Project and coding skills through making games

The spring project uses the scrum-method, which is widely used in software production. "Each development team consists of 4-5 students and the teacher acts as the so-called product owner while a member of the development team takes on the role of the scrum master. The implementation period of the game is 12 weeks, which is divided into 2-week sprints. The students' work includes all elements of agile project work, similarly to working life," explains lecturer Johanna Kalliomäki.

"Games are a growing market and game production is at the moment our most popular specialisation. Since making games is something our students are interested in, we must enable the learning of programming through game projects. And that's what we do, right from the first year of studies," says Senior Lecturer Toni Pippola.

Senior lecturer Jussi Pohjolainen continues: "Programming games is demanding. If you can program games, you can program nearly anything. The students will benefit from these skills even if they don't end up working the game business. The first year game project has got the students excited and that leads to results. This year there have been many very talented future programmers in the group."

The client for the project has also been very happy and collaboration has worked well. "The basic education got eagerly into the project. I feel both parties have benefited from the collaboration. For our teachers it has offered a view into new kinds of learning environments and I'm glad to see their expertise has been used in the games. For the students the actual customers, our students, seem to have brought a whole new dimension to the project," says the regional coordinator for the education at the City of Tampere, Anna-Riikka Kivikoski.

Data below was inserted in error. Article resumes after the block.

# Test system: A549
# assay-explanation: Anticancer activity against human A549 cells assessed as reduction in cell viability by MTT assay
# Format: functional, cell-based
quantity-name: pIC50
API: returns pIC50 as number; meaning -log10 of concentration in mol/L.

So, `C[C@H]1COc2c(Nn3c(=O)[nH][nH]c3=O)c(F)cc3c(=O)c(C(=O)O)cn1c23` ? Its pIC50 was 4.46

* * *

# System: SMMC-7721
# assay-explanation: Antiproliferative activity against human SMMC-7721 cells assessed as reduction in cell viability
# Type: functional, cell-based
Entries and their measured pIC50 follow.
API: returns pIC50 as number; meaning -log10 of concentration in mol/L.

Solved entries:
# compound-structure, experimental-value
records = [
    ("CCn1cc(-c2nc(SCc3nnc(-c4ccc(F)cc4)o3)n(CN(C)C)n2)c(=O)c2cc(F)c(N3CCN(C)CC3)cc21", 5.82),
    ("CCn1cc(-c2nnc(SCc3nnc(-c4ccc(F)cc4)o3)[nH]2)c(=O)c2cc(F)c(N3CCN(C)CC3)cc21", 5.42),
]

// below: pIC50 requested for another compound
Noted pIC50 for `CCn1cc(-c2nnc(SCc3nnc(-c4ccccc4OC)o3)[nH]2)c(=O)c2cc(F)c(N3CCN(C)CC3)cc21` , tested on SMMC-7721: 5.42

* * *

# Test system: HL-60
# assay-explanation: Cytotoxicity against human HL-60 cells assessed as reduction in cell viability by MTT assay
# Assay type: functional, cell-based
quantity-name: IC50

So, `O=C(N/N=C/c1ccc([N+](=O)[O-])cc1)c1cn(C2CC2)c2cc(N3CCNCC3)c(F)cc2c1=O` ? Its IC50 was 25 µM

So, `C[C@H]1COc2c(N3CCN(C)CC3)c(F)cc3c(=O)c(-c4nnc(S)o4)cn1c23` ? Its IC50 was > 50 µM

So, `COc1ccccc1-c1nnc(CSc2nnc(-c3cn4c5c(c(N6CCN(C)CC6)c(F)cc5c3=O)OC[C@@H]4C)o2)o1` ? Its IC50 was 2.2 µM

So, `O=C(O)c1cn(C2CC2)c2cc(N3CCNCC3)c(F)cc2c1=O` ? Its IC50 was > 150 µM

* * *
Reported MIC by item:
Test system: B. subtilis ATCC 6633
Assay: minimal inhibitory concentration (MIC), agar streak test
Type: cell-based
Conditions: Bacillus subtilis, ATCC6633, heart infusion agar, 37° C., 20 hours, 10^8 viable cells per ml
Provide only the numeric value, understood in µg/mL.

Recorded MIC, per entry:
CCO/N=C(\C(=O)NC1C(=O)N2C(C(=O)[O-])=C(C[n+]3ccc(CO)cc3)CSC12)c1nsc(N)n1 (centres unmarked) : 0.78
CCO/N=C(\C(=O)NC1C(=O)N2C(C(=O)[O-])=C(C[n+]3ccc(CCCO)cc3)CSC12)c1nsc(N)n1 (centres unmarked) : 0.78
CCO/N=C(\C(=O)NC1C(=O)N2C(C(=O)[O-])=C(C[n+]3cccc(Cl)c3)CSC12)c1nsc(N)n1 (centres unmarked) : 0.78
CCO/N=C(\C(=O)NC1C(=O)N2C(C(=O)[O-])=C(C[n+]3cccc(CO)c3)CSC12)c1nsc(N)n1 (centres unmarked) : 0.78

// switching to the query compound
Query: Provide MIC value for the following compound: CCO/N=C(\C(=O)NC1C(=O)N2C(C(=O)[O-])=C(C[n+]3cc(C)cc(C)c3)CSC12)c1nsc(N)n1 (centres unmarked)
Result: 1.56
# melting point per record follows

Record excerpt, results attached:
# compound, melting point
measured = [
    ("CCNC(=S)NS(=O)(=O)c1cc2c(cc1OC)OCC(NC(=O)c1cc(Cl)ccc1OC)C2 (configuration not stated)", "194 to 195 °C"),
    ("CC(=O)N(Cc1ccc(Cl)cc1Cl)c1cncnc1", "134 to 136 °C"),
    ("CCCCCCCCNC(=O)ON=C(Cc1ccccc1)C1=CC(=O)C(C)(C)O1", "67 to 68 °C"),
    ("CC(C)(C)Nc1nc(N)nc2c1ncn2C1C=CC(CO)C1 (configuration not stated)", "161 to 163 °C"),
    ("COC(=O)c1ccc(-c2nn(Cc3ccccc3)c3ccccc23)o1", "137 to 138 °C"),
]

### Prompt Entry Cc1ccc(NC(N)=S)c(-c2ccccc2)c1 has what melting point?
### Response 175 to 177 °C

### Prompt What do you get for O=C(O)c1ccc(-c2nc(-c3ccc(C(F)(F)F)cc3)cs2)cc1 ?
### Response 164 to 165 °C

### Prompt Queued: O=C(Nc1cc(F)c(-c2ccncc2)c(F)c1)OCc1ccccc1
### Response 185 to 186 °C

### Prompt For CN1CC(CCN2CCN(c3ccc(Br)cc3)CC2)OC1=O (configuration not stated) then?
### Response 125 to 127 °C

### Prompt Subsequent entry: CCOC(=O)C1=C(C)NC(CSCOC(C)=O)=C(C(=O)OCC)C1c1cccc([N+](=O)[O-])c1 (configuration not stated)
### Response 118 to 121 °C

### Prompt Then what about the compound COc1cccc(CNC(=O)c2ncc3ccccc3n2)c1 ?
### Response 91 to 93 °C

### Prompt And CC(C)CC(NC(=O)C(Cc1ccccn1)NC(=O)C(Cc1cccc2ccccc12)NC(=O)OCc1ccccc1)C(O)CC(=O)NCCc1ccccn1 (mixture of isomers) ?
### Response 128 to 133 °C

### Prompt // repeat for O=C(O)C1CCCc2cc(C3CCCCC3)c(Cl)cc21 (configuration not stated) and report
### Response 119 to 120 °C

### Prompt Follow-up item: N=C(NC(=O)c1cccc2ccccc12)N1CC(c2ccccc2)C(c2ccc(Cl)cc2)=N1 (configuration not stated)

The first year of studies at TAMK's Business Information Systems is common to all students in the degree programme. From the second year onwards the students specialise in software production, game production, web services, network services or ICT entrepreneurship (Proakatemia).

At the same time with the Game Fair, there is a joint student marketing event in Tampere-hall, organised by the universities in Tampere. The event takes place from 10 to 16. Over 3000 young people from all over the Finland will be attending.

Test and vote for your favourite!

The fair visitors get to test the games and vote for their favourite. A price will be drawn between the persons who voted. There will also be representatives from game companies who will give the students feedback present.

For more information about the Game Fair, see the Business Information Systems blog

Game Fair in Facebook

Welcome to the Game Fair!

For more information:

Head of the Degree Programme Mira Grönvall, TAMK,, tel. +358 40 708 7381
Principal Lecturer Rami Lehtinen, TAMK,, tel. +358 50 5287 012
Regional coordinator Anna-Riikka Kivikoski, City of Tampere, tel. +358 40 806 2605

Published 12.12.2016